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Deae Lunae by bigponymac Deae Lunae by bigponymac
Latin title because I could. :P

I took a HUGE gamble and decided to glaze Luna instead of simply painting her. Why did I glaze instead of paint? Because I knew this piece would be 10x more beautiful if I nailed the glazing versus if I painted it. Now the results were...not what I expected, to say the least, but I'm still excited with how she turned out.

All of the imperfections, cracks, and discoloration make it seem like this sculpture has been sitting around for hundreds of years. Maybe it looks like a piece that came straight out of the Castle of the Royal Pony Sisters? Who knows?

I know I'm going to get some flak about the colors not being right. I tried my best to pick glazes close to the original colors. I didn't have much to choose from. I also messed up and used the wrong white when I made my mix for her hair. I was supposed to use a 2:1 of Leech White and Royal Blue but used Frosty White instead. It doesn't have a very glossy finish like the Leech. It's finish is somewhere between glossy and matte. I'm making a note of that for next time.

All of the cracks formed during the hard fire. They really couldn't be prevented. Cracks come from the clay shrinking during the firing process. I wasn't expecting that big one to happen in the back of her mane. It's fixable, but it wouldn't look right because it be very hard to mix paint up to match the glaze. I'm going to leave it as is because I feel it gives the piece some character and uniqueness.

I hope everyone can look past all the imperfections and look at this with an open mind. No she's not perfect, but that's what makes her interesting and charming in my eyes.

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And here's some glazing pros and cons from my own experience for those of you into sculpting/ceramics. (I know there's a couple of you out there)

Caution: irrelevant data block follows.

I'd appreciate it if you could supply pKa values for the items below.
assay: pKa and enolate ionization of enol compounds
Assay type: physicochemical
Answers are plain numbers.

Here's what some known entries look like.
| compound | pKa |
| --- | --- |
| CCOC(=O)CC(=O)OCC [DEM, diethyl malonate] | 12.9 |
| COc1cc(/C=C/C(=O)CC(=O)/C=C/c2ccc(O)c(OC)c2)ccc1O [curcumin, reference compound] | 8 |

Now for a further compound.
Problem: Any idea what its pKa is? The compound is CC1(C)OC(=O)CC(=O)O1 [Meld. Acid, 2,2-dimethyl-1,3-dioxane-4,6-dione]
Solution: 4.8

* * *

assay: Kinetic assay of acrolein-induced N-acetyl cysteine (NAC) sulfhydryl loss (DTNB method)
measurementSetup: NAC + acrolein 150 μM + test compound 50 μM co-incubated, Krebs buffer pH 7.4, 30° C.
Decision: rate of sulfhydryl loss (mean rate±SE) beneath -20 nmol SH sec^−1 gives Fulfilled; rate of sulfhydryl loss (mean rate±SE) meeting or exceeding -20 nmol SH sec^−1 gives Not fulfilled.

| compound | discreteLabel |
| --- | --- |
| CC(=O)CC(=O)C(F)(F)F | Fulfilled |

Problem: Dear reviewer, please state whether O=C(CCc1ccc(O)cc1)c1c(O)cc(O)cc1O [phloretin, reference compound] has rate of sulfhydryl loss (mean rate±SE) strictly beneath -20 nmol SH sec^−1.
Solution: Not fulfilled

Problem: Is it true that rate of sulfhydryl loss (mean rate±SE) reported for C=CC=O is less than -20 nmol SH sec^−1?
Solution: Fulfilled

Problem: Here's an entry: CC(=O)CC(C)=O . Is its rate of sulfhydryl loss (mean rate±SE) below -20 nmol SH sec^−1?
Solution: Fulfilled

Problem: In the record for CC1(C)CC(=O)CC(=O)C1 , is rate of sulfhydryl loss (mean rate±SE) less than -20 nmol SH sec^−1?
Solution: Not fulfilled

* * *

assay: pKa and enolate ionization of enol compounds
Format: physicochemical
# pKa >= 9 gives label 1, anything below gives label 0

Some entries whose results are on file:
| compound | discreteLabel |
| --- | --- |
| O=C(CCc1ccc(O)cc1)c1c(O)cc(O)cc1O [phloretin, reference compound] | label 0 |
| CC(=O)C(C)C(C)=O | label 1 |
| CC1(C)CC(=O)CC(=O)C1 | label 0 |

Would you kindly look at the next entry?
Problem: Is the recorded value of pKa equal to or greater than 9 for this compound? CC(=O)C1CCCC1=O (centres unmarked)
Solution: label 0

Pros:
-Makes pieces stronger
-Most glazes are safe to eat off/drink from (pottery/ceramics)
-adds interesting textures, patterns, and colorations to the piece

Cons:
-A lot of detail is lost
-It's hard to know exactly how the glazes are going to turn out in the fire
-Glazes are hard to control. Some have the tendency to run and mix with other glazes when fired leaving unexpected results.
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:iconbespectacledsloth:
BespectacledSloth Featured By Owner Jun 26, 2012  Hobbyist Writer
I both loved and hated working with glaze when I had my ceramics class this past year. I was typically very good about getting the colours spot-on, but I always had issues when it came to layer colours. For instance, I made an octopus stand holding a coral bowl and the coral [bowl] and the purple [octopus] came out perfect, just like I wanted, but then i tried to get fancy and add some brushstrokes of lighter or brighter colours from those same areas of the colour spectrum to each, and they just faded into the main colours and killed it BC
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:iconbigponymac:
bigponymac Featured By Owner Jun 27, 2012  Hobbyist General Artist
Man, that must have been disheartening. That's how I felt when this one didn't turn out exactly how I wanted.

From my experience I've found that glazing isn't the greatest idea for detailed sculptures. It's good for simpler things like cups, bowls, plates, etc. and simple, more abstract sculptures.

Out of all the sculptures I've glazed, only three have come out exactly how I had imagined. Glazing is a very hit or miss process. Though I wonder if low-fire glazes are more predictable than their high-fire counterparts. I've only had experience with the high-fire ones.
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:iconmadamelefl0ur:
MadameLeFl0ur Featured By Owner Feb 5, 2012
Love it. That hollowed pupil works really well to give the eyes life. The glaze seems to have stayed where it should be because the contours are sharp and fine.

As a ceramist I understand that "to glaze or not to glaze"-problem all to well. When I do (rarely) glaze my stuff I often stow the things away for some time and return to them later with an open mind and then I can see the whole picture instead of nag about details. I wish I was a little more experimental and had more patient with glaze though.
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:iconbigponymac:
bigponymac Featured By Owner Feb 5, 2012  Hobbyist General Artist
Yes, I was really surprised that the glazes didn't run on me. I've had problems with that in the past but these specific colors seem to stay where I put them.

I'm still not exactly sure why I made the decision to glaze this one. I kinda wish I didn't but then again I love how it gave the piece a little character.

I'm currently doing another Luna bust and I'm going to do some things differently with it. For example, I'm actually not going to hollow out the pupils this time. Instead I'm going to paint them normally and hit them with a clearcoat to try to emulate natural eye highlights.

Thanks for the comment!
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:iconl-d-sayo:
L-D-Sayo Featured By Owner Jan 27, 2012
Character.
That's definitely the first word that comes to mind!